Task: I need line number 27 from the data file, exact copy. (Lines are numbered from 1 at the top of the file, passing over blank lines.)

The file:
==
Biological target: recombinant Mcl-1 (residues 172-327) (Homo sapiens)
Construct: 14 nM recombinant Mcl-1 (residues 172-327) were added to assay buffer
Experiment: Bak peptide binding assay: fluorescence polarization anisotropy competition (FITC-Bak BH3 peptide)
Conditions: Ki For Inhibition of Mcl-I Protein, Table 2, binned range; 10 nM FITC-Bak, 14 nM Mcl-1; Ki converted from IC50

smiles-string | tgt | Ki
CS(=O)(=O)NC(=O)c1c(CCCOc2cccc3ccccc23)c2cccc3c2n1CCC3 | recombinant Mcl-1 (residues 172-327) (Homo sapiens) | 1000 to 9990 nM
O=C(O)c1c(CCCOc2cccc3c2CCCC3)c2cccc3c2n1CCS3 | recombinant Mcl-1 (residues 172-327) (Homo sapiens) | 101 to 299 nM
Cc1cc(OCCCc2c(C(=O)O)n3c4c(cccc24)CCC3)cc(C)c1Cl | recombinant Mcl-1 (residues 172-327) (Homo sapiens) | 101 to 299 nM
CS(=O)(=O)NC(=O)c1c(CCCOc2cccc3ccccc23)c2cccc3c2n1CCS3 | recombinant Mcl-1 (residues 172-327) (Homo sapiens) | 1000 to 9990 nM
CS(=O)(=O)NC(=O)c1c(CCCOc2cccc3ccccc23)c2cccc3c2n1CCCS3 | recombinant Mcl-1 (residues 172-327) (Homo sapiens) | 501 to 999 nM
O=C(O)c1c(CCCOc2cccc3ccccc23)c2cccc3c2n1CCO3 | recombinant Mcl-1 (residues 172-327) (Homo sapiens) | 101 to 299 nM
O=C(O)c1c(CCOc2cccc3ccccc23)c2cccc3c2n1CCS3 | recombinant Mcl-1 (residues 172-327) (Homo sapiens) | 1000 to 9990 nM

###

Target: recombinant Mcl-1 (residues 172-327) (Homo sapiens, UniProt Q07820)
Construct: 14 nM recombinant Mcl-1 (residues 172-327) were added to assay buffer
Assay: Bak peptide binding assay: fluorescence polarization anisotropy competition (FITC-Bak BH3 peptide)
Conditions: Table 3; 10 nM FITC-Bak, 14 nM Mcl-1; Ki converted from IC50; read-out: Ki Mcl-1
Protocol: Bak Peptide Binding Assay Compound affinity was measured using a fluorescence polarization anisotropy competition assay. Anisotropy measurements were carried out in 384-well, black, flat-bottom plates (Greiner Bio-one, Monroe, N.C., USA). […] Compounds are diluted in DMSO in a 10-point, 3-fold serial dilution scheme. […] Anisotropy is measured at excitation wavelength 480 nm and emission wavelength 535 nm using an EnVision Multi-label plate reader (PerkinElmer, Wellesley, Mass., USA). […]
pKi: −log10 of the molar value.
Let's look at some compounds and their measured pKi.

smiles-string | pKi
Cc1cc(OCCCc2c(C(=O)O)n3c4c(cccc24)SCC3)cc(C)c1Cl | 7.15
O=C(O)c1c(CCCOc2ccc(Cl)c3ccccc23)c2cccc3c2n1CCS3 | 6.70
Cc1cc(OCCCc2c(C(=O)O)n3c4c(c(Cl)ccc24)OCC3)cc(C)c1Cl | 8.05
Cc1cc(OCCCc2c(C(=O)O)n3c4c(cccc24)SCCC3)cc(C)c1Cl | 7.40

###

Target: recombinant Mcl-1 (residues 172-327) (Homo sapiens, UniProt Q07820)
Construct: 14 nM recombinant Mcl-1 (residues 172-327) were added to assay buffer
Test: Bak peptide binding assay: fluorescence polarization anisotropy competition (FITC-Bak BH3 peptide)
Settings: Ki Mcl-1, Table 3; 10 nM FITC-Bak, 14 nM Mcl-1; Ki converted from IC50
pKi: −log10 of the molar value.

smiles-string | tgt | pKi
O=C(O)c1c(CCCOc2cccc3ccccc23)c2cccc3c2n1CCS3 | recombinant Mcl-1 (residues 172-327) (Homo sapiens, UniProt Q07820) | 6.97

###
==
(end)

Target: recombinant Mcl-1 (residues 172-327) (Homo sapiens, UniProt Q07820)